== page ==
Voices for Recovery
I knew from an early age that I was not like other kids. There was an emptiness deep inside of me that felt like a big black scary hole. One of my earliest memories of the hole was when I was laying on a snow bank looking at the stars and wishing I did not exist. I was a very sad little girl, but that was a secret and it was too scary to tell. Instead, I learned how to act very happy. I was the class clown, the fun girl to invite to sleepovers.
My secret remained for years, until everything fell apart. Wanting to die is no way to live, so I decided to live. After I felt completely safe, I slowly told my therapist that I had a secret. She taught me how to save my life, find a new way of living in this world, and become who I wanted to be.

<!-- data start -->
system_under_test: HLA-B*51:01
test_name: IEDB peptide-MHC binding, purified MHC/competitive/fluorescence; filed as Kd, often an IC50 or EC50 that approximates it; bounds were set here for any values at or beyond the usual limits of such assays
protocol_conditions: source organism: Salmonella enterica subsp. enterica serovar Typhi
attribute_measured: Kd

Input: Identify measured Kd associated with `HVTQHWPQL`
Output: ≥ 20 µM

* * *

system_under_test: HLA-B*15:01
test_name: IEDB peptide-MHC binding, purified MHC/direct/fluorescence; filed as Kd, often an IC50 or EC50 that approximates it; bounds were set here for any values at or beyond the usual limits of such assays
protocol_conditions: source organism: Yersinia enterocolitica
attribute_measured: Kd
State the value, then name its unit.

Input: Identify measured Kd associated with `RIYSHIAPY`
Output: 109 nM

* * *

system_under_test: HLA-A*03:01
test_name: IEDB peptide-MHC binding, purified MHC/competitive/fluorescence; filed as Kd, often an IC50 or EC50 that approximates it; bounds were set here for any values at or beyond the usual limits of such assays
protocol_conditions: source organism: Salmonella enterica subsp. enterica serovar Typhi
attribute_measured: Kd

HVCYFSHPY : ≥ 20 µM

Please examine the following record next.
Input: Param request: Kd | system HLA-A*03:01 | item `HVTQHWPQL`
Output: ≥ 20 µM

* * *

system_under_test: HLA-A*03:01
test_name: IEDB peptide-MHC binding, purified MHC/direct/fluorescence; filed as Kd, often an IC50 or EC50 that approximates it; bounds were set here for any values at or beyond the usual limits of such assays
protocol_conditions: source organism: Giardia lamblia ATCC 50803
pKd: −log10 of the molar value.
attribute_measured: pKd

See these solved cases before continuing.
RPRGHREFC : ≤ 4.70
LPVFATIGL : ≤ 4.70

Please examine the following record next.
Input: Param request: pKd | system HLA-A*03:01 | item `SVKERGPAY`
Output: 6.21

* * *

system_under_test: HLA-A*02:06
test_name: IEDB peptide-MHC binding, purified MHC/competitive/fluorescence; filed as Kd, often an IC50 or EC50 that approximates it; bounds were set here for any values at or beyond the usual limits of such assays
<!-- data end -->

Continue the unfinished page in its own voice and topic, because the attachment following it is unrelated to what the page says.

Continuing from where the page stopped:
After confiding in her, I worked hard at self-discovery and recovery. I learned that I loved to garden so much that I did it every day for a whole summer. I began working again, and my job led me to lots of people who understood my experiences. I built a circle of friends who believed in me, cared about me, and with whom I could share my secret. The big black scary hole became so small that I forgot it was there.
Some call it mental illness, others call it trauma. I think that I wasn’t loved for a long time, but now I give and receive love. I have a full and happy life. I have my friends, my new family, a home, a career, and my dogs. The hole is still there from time to time, but now I know what to do to make it small again.